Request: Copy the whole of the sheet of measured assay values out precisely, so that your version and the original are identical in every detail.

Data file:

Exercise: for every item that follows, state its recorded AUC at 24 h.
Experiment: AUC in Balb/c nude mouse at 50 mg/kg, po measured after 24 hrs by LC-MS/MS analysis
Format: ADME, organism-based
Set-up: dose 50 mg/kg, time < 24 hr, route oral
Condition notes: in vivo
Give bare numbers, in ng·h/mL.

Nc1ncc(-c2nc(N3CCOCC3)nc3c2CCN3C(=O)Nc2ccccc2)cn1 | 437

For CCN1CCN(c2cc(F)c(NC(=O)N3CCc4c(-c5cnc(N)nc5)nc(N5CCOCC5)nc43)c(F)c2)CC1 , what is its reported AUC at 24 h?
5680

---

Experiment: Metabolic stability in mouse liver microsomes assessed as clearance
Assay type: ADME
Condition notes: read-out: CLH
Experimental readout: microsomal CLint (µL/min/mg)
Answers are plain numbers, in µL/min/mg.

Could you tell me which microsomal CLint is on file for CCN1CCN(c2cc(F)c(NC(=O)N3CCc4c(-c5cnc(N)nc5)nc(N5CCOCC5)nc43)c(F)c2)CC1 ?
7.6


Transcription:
Exercise: for every item that follows, state its recorded AUC at 24 h.
Experiment: AUC in Balb/c nude mouse at 50 mg/kg, po measured after 24 hrs by LC-MS/MS analysis
Format: ADME, organism-based
Set-up: dose 50 mg/kg, time < 24 hr, route oral
Condition notes: in vivo
Give bare numbers, in ng·h/mL.

Nc1ncc(-c2nc(N3CCOCC3)nc3c2CCN3C(=O)Nc2ccccc2)cn1 | 437

For CCN1CCN(c2cc(F)c(NC(=O)N3CCc4c(-c5cnc(N)nc5)nc(N5CCOCC5)nc43)c(F)c2)CC1 , what is its reported AUC at 24 h?
5680

---

Experiment: Metabolic stability in mouse liver microsomes assessed as clearance
Assay type: ADME
Condition notes: read-out: CLH
Experimental readout: microsomal CLint (µL/min/mg)
Answers are plain numbers, in µL/min/mg.

Could you tell me which microsomal CLint is on file for CCN1CCN(c2cc(F)c(NC(=O)N3CCc4c(-c5cnc(N)nc5)nc(N5CCOCC5)nc43)c(F)c2)CC1 ?
7.6